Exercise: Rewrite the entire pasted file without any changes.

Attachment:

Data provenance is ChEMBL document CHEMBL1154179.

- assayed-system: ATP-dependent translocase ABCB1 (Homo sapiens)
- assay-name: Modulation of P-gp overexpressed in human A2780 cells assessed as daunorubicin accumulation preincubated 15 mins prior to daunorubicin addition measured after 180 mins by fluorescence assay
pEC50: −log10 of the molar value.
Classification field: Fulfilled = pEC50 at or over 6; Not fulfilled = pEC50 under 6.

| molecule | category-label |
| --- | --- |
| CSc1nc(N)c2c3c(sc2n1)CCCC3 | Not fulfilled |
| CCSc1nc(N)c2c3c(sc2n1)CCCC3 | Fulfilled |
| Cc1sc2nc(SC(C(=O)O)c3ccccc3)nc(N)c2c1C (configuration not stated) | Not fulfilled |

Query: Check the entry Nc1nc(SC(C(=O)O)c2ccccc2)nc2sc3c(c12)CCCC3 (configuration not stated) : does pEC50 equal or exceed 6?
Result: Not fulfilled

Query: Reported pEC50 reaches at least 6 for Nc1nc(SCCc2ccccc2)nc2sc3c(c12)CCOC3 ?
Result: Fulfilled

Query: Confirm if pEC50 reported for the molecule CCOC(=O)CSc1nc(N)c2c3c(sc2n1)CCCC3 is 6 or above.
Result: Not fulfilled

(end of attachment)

Data provenance is ChEMBL document CHEMBL1154179.

- assayed-system: ATP-dependent translocase ABCB1 (Homo sapiens)
- assay-name: Modulation of P-gp overexpressed in human A2780 cells assessed as daunorubicin accumulation preincubated 15 mins prior to daunorubicin addition measured after 180 mins by fluorescence assay
pEC50: −log10 of the molar value.
Classification field: Fulfilled = pEC50 at or over 6; Not fulfilled = pEC50 under 6.

| molecule | category-label |
| --- | --- |
| CSc1nc(N)c2c3c(sc2n1)CCCC3 | Not fulfilled |
| CCSc1nc(N)c2c3c(sc2n1)CCCC3 | Fulfilled |
| Cc1sc2nc(SC(C(=O)O)c3ccccc3)nc(N)c2c1C (configuration not stated) | Not fulfilled |

Query: Check the entry Nc1nc(SC(C(=O)O)c2ccccc2)nc2sc3c(c12)CCCC3 (configuration not stated) : does pEC50 equal or exceed 6?
Result: Not fulfilled

Query: Reported pEC50 reaches at least 6 for Nc1nc(SCCc2ccccc2)nc2sc3c(c12)CCOC3 ?
Result: Fulfilled

Query: Confirm if pEC50 reported for the molecule CCOC(=O)CSc1nc(N)c2c3c(sc2n1)CCCC3 is 6 or above.
Result: Not fulfilled